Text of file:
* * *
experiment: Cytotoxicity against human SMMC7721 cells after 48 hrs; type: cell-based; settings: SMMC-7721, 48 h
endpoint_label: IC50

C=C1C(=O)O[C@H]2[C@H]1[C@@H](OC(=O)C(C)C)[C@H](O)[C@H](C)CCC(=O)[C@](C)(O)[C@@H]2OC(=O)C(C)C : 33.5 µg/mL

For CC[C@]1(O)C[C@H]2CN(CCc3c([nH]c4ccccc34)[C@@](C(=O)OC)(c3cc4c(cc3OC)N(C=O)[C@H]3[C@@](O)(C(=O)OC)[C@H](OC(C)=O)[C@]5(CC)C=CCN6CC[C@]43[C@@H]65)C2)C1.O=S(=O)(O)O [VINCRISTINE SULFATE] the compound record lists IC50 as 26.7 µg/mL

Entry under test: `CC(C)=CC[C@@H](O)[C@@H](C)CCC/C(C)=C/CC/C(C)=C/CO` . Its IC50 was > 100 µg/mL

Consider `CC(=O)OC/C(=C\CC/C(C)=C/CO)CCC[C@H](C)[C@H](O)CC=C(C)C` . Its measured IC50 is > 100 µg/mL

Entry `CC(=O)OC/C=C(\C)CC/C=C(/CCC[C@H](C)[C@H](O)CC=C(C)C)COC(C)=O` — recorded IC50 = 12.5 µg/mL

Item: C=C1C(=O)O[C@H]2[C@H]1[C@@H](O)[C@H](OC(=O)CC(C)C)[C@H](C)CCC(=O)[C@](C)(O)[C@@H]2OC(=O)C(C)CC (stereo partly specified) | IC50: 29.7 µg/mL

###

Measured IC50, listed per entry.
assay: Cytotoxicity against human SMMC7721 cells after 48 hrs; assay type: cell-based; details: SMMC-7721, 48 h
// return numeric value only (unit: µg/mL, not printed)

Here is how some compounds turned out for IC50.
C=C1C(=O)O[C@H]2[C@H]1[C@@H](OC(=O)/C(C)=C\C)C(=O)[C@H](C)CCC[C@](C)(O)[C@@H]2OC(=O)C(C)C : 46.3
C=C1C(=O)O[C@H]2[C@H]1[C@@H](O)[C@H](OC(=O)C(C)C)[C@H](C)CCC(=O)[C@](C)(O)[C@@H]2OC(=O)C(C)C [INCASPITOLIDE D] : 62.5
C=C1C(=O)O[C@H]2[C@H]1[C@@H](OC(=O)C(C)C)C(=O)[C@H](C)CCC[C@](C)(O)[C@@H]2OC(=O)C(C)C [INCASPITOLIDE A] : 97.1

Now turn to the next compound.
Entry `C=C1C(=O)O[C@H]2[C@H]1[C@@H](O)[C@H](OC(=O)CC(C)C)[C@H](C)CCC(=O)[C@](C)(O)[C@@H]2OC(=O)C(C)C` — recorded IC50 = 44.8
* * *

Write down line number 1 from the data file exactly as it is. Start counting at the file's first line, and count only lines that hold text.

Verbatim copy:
experiment: Cytotoxicity against human SMMC7721 cells after 48 hrs; type: cell-based; settings: SMMC-7721, 48 h